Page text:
Presence of a functional vitamin D receptor does not correlate with vitamin D3 phenotypic effects in myeloid differentiation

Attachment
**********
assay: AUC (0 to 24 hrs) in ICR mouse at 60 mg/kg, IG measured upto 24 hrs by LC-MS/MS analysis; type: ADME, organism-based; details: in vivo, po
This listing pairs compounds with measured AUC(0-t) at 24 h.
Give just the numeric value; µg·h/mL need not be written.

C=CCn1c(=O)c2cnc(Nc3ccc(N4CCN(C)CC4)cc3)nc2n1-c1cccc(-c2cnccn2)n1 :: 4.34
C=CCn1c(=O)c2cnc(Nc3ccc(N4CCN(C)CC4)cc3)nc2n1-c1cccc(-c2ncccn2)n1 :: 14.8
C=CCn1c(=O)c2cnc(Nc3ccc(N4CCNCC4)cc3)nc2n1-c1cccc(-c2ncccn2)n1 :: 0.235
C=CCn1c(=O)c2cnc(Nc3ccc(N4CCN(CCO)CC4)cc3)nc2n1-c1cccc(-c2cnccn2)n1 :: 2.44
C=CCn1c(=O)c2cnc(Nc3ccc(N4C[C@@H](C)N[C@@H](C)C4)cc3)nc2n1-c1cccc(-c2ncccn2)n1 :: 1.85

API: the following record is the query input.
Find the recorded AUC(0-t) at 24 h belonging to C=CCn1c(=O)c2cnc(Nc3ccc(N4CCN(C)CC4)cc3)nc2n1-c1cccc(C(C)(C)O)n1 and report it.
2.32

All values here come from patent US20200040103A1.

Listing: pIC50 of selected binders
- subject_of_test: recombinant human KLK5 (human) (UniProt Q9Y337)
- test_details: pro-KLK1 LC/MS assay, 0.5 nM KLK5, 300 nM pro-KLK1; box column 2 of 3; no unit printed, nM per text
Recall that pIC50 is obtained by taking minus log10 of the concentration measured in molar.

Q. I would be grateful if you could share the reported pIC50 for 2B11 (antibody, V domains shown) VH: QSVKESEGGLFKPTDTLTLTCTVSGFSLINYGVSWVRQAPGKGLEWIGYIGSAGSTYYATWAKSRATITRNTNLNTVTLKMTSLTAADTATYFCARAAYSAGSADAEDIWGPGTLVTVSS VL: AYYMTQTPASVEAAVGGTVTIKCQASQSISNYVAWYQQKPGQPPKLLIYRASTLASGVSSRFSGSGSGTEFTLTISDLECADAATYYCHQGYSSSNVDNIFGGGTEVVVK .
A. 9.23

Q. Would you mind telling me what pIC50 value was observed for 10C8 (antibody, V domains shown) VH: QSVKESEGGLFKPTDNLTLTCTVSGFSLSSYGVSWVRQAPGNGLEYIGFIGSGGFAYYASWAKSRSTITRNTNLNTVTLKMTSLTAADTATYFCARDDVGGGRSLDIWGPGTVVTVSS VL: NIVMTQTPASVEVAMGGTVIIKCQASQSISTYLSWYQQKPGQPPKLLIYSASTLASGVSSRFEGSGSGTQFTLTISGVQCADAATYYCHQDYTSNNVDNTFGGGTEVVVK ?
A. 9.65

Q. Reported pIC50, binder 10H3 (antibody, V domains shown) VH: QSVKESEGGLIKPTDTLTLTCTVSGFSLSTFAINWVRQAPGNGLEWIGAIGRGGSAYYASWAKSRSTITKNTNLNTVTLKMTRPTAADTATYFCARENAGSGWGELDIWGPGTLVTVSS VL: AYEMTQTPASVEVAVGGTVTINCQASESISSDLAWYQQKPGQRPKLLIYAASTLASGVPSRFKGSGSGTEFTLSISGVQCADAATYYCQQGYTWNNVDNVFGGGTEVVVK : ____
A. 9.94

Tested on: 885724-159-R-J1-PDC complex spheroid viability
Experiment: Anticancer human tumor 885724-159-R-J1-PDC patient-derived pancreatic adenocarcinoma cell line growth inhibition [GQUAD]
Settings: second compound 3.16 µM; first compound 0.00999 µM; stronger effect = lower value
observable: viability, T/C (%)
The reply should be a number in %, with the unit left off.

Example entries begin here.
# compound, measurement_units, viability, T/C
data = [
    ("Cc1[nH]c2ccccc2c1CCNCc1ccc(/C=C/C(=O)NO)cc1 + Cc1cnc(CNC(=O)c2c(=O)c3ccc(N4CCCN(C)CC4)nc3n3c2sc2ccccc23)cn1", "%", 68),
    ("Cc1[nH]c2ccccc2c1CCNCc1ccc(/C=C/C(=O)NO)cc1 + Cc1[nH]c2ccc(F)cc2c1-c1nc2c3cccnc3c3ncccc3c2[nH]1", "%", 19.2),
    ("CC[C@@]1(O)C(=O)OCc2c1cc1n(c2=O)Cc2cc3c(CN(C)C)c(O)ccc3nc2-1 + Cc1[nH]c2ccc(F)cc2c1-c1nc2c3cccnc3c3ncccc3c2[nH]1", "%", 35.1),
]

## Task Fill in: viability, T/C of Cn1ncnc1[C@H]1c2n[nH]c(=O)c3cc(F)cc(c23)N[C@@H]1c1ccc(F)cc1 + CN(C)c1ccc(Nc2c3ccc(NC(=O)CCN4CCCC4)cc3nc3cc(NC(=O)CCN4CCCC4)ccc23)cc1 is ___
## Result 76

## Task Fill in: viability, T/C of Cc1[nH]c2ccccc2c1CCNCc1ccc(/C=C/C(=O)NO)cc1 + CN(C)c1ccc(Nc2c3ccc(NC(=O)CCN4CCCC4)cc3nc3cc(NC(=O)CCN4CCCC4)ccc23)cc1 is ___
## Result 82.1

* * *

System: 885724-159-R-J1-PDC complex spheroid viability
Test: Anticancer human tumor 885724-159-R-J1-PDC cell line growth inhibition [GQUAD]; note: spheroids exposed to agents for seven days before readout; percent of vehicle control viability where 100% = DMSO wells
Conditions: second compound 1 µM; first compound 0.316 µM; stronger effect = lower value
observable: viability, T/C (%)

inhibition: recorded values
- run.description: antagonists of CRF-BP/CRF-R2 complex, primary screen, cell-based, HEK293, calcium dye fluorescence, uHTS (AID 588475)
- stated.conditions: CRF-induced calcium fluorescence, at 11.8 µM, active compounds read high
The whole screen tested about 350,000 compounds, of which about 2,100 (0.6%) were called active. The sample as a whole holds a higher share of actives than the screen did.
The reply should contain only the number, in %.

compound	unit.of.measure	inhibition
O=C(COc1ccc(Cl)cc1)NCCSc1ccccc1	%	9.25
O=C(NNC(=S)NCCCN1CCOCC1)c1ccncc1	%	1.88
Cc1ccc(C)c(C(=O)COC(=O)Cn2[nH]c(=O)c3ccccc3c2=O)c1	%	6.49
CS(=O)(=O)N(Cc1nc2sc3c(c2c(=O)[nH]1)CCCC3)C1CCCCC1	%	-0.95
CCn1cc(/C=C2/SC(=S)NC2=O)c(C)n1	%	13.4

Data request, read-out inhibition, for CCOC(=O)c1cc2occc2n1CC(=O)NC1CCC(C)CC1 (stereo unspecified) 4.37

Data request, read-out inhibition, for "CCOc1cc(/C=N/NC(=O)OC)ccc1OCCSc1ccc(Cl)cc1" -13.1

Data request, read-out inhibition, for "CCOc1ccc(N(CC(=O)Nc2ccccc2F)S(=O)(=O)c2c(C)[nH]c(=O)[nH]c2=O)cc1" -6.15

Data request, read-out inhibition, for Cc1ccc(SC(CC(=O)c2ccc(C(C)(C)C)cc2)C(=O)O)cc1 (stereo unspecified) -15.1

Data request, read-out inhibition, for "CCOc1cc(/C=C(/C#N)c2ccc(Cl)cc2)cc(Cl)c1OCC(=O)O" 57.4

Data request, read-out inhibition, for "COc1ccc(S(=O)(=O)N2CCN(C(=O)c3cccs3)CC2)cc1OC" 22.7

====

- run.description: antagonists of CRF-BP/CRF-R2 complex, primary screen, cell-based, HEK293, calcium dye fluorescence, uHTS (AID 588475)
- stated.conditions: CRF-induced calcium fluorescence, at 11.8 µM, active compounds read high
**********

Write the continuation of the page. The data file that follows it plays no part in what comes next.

A large number of monoclonal antibodies (McAbs) directed against components on myeloid (granulocytic/monocytic) cells have been generated. Individual McAbs were identified which are selectively reactive with antigenic determinants expressed by myeloid cells at specific stages of differentiation in a lineage-restricted fashion. The composite phenotype obtained by a combination of antimyeloid McAbs allows for a precise definition of the normal or malignant cell type under investigation. Cell binding studies on normal and leukemic cells and the biochemical characterization of the antigens provided the basis for a grouping of those antimyeloid McAbs into clusters of differentiation (CD). The reactivity patterns of CD11, CD13, CD14, CD15, and CD33 McAbs and the characteristics of the respective antigens are reviewed. These CD McAbs distinguish leukemic cells of myeloid from those of lymphoid origin. The monocytic nature of AML cells can be recognized by CD14 McAbs, whereas the other CD McAbs react with both monocytic and nonmonocytic types of acute myeloid leukemia. The expression of these differentiation antigens is not concordant with the morphological-cytochemical French-American-British (FAB) classification of leukemia; nevertheless, tendencies for agreement are apparent. If used in combination, FAB typing and immunophenotyping could provide complementary information. Their potential use for mapping of myeloid differentiation and for cell type recognition in leukemia phenotyping demonstrates the utility of antimyeloid CD McAbs for biological or clinical investigations. The diagnostic value of antimyeloid McAbs is enhanced if the reagents are included in a panel of McAbs standardized for routine immunophenotyping.